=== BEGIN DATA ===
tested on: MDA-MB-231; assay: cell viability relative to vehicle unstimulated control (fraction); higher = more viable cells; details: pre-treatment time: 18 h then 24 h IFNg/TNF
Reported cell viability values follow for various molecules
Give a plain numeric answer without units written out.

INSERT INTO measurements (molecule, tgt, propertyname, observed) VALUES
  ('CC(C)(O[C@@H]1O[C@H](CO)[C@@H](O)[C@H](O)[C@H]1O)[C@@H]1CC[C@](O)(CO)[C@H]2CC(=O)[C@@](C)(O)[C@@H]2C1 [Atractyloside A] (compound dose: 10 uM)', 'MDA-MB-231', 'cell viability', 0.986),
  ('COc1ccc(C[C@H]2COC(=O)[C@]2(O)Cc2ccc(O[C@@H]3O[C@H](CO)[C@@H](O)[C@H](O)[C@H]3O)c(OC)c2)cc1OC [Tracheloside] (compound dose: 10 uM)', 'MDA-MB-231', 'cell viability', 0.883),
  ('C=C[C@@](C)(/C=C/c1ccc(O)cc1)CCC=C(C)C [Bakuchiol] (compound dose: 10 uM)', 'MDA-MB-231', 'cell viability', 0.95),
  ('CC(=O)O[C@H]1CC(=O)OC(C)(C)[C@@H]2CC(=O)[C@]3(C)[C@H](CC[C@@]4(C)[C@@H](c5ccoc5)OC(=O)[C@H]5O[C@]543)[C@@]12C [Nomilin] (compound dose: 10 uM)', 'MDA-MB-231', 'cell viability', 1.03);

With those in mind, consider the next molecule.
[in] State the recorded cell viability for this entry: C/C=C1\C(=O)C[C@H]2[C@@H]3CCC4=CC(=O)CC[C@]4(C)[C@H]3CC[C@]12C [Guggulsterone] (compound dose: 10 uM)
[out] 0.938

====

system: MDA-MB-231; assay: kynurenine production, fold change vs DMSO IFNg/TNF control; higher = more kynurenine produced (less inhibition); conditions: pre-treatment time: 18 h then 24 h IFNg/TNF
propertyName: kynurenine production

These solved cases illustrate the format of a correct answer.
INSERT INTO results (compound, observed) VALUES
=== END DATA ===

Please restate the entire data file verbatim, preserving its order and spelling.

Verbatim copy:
tested on: MDA-MB-231; assay: cell viability relative to vehicle unstimulated control (fraction); higher = more viable cells; details: pre-treatment time: 18 h then 24 h IFNg/TNF
Reported cell viability values follow for various molecules
Give a plain numeric answer without units written out.

INSERT INTO measurements (molecule, tgt, propertyname, observed) VALUES
  ('CC(C)(O[C@@H]1O[C@H](CO)[C@@H](O)[C@H](O)[C@H]1O)[C@@H]1CC[C@](O)(CO)[C@H]2CC(=O)[C@@](C)(O)[C@@H]2C1 [Atractyloside A] (compound dose: 10 uM)', 'MDA-MB-231', 'cell viability', 0.986),
  ('COc1ccc(C[C@H]2COC(=O)[C@]2(O)Cc2ccc(O[C@@H]3O[C@H](CO)[C@@H](O)[C@H](O)[C@H]3O)c(OC)c2)cc1OC [Tracheloside] (compound dose: 10 uM)', 'MDA-MB-231', 'cell viability', 0.883),
  ('C=C[C@@](C)(/C=C/c1ccc(O)cc1)CCC=C(C)C [Bakuchiol] (compound dose: 10 uM)', 'MDA-MB-231', 'cell viability', 0.95),
  ('CC(=O)O[C@H]1CC(=O)OC(C)(C)[C@@H]2CC(=O)[C@]3(C)[C@H](CC[C@@]4(C)[C@@H](c5ccoc5)OC(=O)[C@H]5O[C@]543)[C@@]12C [Nomilin] (compound dose: 10 uM)', 'MDA-MB-231', 'cell viability', 1.03);

With those in mind, consider the next molecule.
[in] State the recorded cell viability for this entry: C/C=C1\C(=O)C[C@H]2[C@@H]3CCC4=CC(=O)CC[C@]4(C)[C@H]3CC[C@]12C [Guggulsterone] (compound dose: 10 uM)
[out] 0.938

====

system: MDA-MB-231; assay: kynurenine production, fold change vs DMSO IFNg/TNF control; higher = more kynurenine produced (less inhibition); conditions: pre-treatment time: 18 h then 24 h IFNg/TNF
propertyName: kynurenine production

These solved cases illustrate the format of a correct answer.
INSERT INTO results (compound, observed) VALUES